Becoming a mum for the first time is no mean feat. And considering it’s ‘a natural process’ - really a simple matter of biology - sometimes the transition to motherhood can feel anything but natural or instinctive for a first time mum.

This is not new news. Apart from anything, mums themselves have been talking about this amongst themselves for a long time. And new parent chatrooms were one of the first things to spring up online - proving our point that there has long been a desire for parents, and particularly mothers, to share there experiences with each other and help and support their peers through a time of obvious hardships, anxieties and new and foreign experiences.

So we know we’re not announcing anything new here. It’s just that sometimes in the loud and extremely serious conversations about post natal depression and post traumatic stress that are increasingly (and rightly) surrounding the topics of birth and new motherhood, the smaller, not less significant but perhaps less outrage-worthy topic of The Average Mother’s Transition to Motherhood, and the struggles with identity, purpose, relationship and life changes that it brings about, can be a little overlooked.

That is why at Bump to Cradle antenatal classes, we are so keen to raise the subject of matrescence - the period of transition from woman to mother, which is by no means a straight forward one. Not that we are not interested in recognising the importance of spotting symptoms of PND and PTSD in our fellow parents and partners, but because whilst these things are issues that affect some new mothers, matrescence is something that affects all new mothers. And whilst nothing can really fully prepare you for the impact that these tiny people will have on your life, we can at least get the conversation started amongst you and your fellow classmates - your new local parenting tribe, so that you can help to support each other.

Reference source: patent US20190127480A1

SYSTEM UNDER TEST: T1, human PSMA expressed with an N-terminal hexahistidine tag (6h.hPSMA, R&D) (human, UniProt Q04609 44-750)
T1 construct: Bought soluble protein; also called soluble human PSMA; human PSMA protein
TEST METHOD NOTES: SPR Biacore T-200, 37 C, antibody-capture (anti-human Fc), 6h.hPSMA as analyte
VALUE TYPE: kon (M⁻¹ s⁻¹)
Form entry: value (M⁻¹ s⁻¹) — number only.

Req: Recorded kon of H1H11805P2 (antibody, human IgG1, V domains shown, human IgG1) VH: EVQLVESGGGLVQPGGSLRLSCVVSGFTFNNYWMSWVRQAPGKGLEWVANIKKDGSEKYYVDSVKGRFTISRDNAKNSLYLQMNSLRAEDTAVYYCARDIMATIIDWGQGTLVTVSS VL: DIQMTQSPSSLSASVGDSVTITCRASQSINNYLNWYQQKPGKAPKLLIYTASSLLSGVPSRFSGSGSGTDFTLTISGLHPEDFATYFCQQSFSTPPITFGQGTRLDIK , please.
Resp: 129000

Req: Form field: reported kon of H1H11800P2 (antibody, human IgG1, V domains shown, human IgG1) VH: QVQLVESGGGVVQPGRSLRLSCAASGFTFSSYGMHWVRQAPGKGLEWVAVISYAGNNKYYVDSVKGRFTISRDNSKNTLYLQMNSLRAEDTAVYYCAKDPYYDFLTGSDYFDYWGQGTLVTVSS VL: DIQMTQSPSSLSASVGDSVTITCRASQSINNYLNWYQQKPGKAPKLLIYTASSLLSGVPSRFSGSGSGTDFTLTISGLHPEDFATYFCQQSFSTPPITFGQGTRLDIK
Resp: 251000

Read more about this idea and the importance of understanding the emotional and psychological impact of new motherhood at

Follow us on Instagram @bumptocradle to see and hear more about this idea from us and the accounts we follow who are keeping the conversation going…

Dr Miriam Walsh